Even though all proteases contained specific amino acid substitutions related to resistance, none of the PR populations exhibited a preponderance of replacement versus silent nucleotide substitutions, i.e., non-synonymous or synonymous changes, respectively (Fig. 8). In each case, silent substitutions comprised the majority of nucleotide changes and made the greater contribution to the variability. Thus, strong selection by inhibitor for amino acid substitutions in PR was insufficient to tip the balance of nucleotide changes so that nonsynonymous substitutions exceeded silent substitutions.

3.6. Models for Evolution of Virus with Inhibitor

Based upon genetic analysis of PR resistance during therapy, we developed three models to account for the types of changes found in the patients

FIGURE 8. Change in PR alleles during PR inhibitor therapy. Virus populations in patients A (top panel), B (middle panel), and D (lower panel) were evaluated in PR for total distance and nonsynonymous or synonymous substitutions (x axis) over time (y axis). Symbols: filled diamonds, total distance; triangles, nonsynonymous (replacement) substitutions; filled squares: synonymous (silent) substitutions.

FIGURE 8. Change in PR alleles during PR inhibitor therapy. Virus populations in patients A (top panel), B (middle panel), and D (lower panel) were evaluated in PR for total distance and nonsynonymous or synonymous substitutions (x axis) over time (y axis). Symbols: filled diamonds, total distance; triangles, nonsynonymous (replacement) substitutions; filled squares: synonymous (silent) substitutions.

(Fig. 9). Model 1, the suppression model, accounts for the results in patient A, whose virus levels were reduced to undetectable in plasma. Variants of the virus that were detected in plasma at entry were suppressed. Infection persisted in cells, suggesting that there may be reservoirs of long-lived infected cells or continued viral replication within tissues inaccessible to protease inhibitors. Failure to achieve sustained suppression of virus levels or prolonged increase in CD4 T cells, as in patient D, was associated with emergence of multiple lineages of virus variants (model 2) that were directly related to the baseline population. Noncompliance, subtherapeutic drug levels, preexisting resistance, or resistance mapping outside of protease may account for this type of evolutionary pattern. Model 3 represents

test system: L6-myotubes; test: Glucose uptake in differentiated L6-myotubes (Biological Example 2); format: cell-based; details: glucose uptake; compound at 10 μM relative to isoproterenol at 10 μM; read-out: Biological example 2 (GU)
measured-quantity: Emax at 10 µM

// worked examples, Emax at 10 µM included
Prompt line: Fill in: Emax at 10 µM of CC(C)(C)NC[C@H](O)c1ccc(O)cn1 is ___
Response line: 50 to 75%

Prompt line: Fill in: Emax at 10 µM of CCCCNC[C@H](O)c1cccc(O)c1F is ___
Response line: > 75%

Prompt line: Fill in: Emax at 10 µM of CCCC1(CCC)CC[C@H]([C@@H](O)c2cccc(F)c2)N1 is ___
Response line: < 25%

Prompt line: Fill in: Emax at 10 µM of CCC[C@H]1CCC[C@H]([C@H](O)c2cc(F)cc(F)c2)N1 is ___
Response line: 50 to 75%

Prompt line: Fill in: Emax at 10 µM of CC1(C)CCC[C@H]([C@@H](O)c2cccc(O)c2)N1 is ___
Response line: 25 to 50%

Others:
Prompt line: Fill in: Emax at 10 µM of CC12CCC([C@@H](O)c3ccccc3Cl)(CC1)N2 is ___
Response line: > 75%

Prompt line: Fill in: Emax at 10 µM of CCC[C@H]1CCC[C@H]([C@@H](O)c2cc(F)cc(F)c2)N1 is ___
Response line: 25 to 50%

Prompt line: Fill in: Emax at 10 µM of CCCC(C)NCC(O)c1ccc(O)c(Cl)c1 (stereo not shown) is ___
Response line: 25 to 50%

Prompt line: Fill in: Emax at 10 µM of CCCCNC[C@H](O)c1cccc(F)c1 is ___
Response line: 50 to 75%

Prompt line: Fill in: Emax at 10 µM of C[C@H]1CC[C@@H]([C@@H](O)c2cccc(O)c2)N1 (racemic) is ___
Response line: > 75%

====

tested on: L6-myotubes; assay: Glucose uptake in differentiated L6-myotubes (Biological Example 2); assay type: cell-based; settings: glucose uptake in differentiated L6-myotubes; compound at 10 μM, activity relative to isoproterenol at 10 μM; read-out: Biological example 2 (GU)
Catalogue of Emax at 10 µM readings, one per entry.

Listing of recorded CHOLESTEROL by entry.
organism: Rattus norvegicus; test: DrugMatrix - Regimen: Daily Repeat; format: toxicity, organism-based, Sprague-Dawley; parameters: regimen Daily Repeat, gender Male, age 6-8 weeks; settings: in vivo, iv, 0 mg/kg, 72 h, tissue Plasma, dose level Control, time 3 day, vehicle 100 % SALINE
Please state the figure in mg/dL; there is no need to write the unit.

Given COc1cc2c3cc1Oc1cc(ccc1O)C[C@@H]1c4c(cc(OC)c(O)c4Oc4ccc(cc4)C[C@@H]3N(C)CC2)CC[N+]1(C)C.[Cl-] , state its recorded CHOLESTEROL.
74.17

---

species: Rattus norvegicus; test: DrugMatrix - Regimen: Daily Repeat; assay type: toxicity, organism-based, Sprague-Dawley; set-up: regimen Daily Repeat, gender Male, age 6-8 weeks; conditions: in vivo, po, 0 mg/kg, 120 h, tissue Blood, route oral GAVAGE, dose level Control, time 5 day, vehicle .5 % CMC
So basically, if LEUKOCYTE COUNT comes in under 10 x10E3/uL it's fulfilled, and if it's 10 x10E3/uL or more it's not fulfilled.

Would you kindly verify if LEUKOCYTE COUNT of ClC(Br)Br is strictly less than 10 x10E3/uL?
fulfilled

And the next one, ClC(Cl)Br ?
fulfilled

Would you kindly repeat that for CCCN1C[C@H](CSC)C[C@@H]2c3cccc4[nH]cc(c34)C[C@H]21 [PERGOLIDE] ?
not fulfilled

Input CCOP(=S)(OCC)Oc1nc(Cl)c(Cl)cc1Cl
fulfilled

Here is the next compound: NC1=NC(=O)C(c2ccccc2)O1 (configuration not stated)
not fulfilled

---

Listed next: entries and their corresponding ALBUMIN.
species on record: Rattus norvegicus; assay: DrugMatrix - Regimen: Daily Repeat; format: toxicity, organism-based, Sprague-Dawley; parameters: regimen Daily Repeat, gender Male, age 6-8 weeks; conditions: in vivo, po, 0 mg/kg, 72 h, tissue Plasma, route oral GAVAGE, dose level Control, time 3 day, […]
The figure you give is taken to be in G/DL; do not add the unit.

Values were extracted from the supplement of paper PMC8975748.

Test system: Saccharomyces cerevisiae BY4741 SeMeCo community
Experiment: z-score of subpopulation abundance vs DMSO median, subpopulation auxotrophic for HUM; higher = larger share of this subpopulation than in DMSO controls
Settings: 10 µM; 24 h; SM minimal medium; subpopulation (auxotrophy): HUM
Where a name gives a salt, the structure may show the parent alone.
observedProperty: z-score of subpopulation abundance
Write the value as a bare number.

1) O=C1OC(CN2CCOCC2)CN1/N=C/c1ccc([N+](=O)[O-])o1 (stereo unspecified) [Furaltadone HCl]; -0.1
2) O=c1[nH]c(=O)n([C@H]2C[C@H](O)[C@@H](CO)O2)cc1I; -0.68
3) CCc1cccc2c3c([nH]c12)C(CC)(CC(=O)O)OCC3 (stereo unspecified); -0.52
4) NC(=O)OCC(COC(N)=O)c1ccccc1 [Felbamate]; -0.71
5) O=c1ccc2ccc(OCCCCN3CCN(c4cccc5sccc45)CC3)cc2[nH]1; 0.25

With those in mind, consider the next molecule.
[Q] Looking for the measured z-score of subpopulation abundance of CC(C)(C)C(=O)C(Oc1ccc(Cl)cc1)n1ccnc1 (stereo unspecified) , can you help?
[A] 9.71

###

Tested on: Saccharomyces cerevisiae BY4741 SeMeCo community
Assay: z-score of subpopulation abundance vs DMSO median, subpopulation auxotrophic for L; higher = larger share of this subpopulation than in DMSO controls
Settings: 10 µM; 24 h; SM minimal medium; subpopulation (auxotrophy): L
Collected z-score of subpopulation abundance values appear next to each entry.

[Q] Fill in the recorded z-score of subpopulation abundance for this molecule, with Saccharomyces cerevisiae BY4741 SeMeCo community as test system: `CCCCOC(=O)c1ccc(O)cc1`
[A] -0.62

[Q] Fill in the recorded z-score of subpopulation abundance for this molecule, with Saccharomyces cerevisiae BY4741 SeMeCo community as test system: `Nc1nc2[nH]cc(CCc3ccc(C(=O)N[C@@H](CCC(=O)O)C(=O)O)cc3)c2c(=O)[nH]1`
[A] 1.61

FIGURE 9. Models for emergence of virus based on protease variability. Model 1 —suppression is represented by patient A, whose viral load became undetectable early in therapy. Model 2— progression reflects incompletely suppressed viral replication in the presence of inhibitor and the outgrowth of a highly genotypically resistant subpopulation, as in patient B. Model 3— multiple lineages demonstrates concurrent evolution of multiple populations without the outgrowth or selection for a specific population, as in patient D.

FIGURE 9. Models for emergence of virus based on protease variability. Model 1 —suppression is represented by patient A, whose viral load became undetectable early in therapy. Model 2— progression reflects incompletely suppressed viral replication in the presence of inhibitor and the outgrowth of a highly genotypically resistant subpopulation, as in patient B. Model 3— multiple lineages demonstrates concurrent evolution of multiple populations without the outgrowth or selection for a specific population, as in patient D.

selective outgrowth of a minor population from the multiple variants present at entry, as in patient B.